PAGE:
Book Review: Sleeping Beauties by Stephen King and Owen King

Name:  Sleeping Beauties
Author:  
Stephen King and Owen King
Number of Pages:
  715 (Hardback)
Published:
September 26th 2017 by Hodder & Stoughton
Genre:  Horror, Fantasy

Goodreads

In this spectacular father-son collaboration, Stephen King and Owen King tell the highest of high-stakes stories: what might happen if women disappeared from the world of men?
In a future so real and near it might be now, something happens when women go to sleep; they become shrouded in a cocoon-like gauze. If they are awakened, if the gauze wrapping their bodies is disturbed or violated, the women become feral and spectacularly violent; and while they sleep they go to another place. The men of our world are abandoned, left to their increasingly primal devices. One woman, however, the mysterious Evie, is immune to the blessing or curse of the sleeping disease. Is Evie a medical anomaly to be studied, or is she a demon who must be slain? Set in a small Appalachian town whose primary employer is a women’s prison, Sleeping Beauties is wildly provocative and gloriously absorbing.     – from Goodreads

My Rating:

My Thoughts:

In Sleeping Beauties things start to unravel very gradually.
The Aurora virus is spreading, causing any woman who goes to sleep to become wrapped in cocoon-like substance, and from that, they don’t wake up. And if someone is foolish enough to try and remove the cocoon? Let’s just say it’s possibly the last thing they will ever do.

Everyday life is progressing in Dooling – the regular mix of good people and bad people and those who fall into that grey area are all going about their business. News of Aurora is there, but never really registering until the crisis is well and truly established and the first blood has been spilled.
But there’s a new arrival in Dooling. The mysterious Evie Black appears under explosive circumstances and soon makes her presence felt, for Evie is different. She knows things about people, despite never having met them before. She apparently has power over animals, who will do her bidding, and the biggest talking point – she can sleep and wake without being affected by the cocoons, which makes her the centre of attention.

Arrested for her involvement in a double murder, Evie finds herself (by design?) incarcerated at the women’s prison, and it soon becomes a battle to keep Evie from falling into the hands of those who would do her harm, for only if she is saved will the female half of the world’s population have the opportunity (if they choose) to wake up and return to everyday life in the regular world.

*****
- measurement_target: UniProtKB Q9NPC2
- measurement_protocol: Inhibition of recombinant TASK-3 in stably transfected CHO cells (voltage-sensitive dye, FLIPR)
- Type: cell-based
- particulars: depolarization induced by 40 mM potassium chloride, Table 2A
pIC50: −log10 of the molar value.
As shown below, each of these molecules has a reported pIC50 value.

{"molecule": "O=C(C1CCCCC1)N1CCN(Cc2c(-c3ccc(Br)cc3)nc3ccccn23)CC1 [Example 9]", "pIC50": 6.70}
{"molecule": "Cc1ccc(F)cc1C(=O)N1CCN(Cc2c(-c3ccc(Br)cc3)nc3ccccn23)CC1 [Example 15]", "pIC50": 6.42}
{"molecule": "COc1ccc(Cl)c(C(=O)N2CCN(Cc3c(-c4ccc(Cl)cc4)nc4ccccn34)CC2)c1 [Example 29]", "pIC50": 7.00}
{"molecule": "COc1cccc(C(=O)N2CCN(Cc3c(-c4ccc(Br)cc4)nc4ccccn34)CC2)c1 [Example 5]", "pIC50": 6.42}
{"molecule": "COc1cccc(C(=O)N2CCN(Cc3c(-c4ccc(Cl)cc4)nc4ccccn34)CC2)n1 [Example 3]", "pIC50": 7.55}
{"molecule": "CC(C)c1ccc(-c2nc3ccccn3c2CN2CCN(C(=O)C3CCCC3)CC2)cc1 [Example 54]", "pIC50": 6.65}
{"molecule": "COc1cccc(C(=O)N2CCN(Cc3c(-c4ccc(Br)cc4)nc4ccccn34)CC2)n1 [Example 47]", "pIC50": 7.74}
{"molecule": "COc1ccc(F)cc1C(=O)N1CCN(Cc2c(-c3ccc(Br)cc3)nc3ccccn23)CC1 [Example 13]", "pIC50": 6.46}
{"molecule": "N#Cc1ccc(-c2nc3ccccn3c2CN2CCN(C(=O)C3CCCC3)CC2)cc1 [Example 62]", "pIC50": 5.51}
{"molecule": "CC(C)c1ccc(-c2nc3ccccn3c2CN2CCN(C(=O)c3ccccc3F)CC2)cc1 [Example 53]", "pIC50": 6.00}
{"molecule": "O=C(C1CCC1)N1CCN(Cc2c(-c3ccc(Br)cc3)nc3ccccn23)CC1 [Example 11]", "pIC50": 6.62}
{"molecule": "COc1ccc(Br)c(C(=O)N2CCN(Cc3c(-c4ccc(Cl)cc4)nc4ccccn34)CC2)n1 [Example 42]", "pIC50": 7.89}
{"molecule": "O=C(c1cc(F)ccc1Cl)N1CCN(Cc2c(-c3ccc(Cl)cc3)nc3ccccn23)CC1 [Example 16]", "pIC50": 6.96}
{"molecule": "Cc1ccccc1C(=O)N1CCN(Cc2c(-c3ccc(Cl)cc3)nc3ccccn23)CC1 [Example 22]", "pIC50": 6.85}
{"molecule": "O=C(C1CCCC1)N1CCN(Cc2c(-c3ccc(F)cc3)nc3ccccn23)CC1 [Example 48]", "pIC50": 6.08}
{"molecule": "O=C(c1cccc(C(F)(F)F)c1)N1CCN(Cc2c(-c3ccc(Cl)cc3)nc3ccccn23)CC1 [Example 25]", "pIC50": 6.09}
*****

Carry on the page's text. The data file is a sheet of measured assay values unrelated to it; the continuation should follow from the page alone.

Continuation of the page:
There’s a lot to like in this story.
The setting for a lot of the book is the women’s prison, which becomes interesting as you consider that all those women, some of unpredictable temperament even under usual circumstances, are trapped together in this hopeless situation where they’re all likely to fall asleep, possibly forever.
Then there’s the magic element, the fantastic Tree surrounded by the animals/emissaries which are the animals that feature on the limited edition covers of the book.
It’s also great to get a glimpse of the place the women go to once they’re asleep, and the life they start to build there.
And of course, there’s the everyday world that the women leave behind, where the men are left to respond to the growing crisis in a variety of ways.

And the characters. There are a LOT, some to like and some to loathe.
I really liked Lila, the sheriff, who does her best to stay awake for as long as possible. And her husband Clint, a psychiatrist who works at the prison and becomes central to the story. He doesn’t set out to be heroic, isn’t at all in fact when the book starts out, but I came to admire his determination to defend the prison and protect Evie as the story went on.
On the opposite side is the loathsome prison officer Don Peters, who thinks he has the right to mistreat the women he watches over, and Frank Geary, the Animal Control officer who just cannot seem to control his temper and puts himself at the centre of things when everything starts to unravel. He’s not the type of man who should be in charge, and you can just tell things are going to spiral out of control if he has his way. Because he’s heard about Evie Black, and he wants to find her, to force her to end this sickness so that his young daughter will wake up.
And talking of Evie Black, the beautiful woman with her apparent mystical powers and her dramatic arrival is intriguing. Where has she come from? And does she really have the ability to wake all the women up? And what happens if she decides she doesn’t want to? Or if the women decide that they don’t want to come back after all?

So many questions. If you want to find out how and if it is all resolved in the end, give Sleeping Beauties a read.

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2 thoughts on “Book Review: Sleeping Beauties by Stephen King and Owen King

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